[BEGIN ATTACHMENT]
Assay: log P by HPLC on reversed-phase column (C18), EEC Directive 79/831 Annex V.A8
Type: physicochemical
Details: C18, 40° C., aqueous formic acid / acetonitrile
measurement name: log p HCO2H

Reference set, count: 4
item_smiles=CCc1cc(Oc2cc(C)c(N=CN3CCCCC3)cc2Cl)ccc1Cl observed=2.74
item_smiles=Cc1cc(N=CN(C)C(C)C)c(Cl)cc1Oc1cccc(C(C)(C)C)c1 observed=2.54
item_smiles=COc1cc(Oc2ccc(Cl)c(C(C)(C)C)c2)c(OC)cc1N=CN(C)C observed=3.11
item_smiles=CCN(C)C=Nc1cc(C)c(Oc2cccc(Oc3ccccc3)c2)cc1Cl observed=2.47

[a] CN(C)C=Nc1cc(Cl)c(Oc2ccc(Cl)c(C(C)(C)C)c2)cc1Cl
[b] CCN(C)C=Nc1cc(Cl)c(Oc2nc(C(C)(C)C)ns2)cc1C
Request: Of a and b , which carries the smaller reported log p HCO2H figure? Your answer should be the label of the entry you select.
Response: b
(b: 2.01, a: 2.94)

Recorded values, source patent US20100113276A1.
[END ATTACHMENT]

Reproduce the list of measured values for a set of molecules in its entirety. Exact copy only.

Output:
Assay: log P by HPLC on reversed-phase column (C18), EEC Directive 79/831 Annex V.A8
Type: physicochemical
Details: C18, 40° C., aqueous formic acid / acetonitrile
measurement name: log p HCO2H

Reference set, count: 4
item_smiles=CCc1cc(Oc2cc(C)c(N=CN3CCCCC3)cc2Cl)ccc1Cl observed=2.74
item_smiles=Cc1cc(N=CN(C)C(C)C)c(Cl)cc1Oc1cccc(C(C)(C)C)c1 observed=2.54
item_smiles=COc1cc(Oc2ccc(Cl)c(C(C)(C)C)c2)c(OC)cc1N=CN(C)C observed=3.11
item_smiles=CCN(C)C=Nc1cc(C)c(Oc2cccc(Oc3ccccc3)c2)cc1Cl observed=2.47

[a] CN(C)C=Nc1cc(Cl)c(Oc2ccc(Cl)c(C(C)(C)C)c2)cc1Cl
[b] CCN(C)C=Nc1cc(Cl)c(Oc2nc(C(C)(C)C)ns2)cc1C
Request: Of a and b , which carries the smaller reported log p HCO2H figure? Your answer should be the label of the entry you select.
Response: b
(b: 2.01, a: 2.94)

Recorded values, source patent US20100113276A1.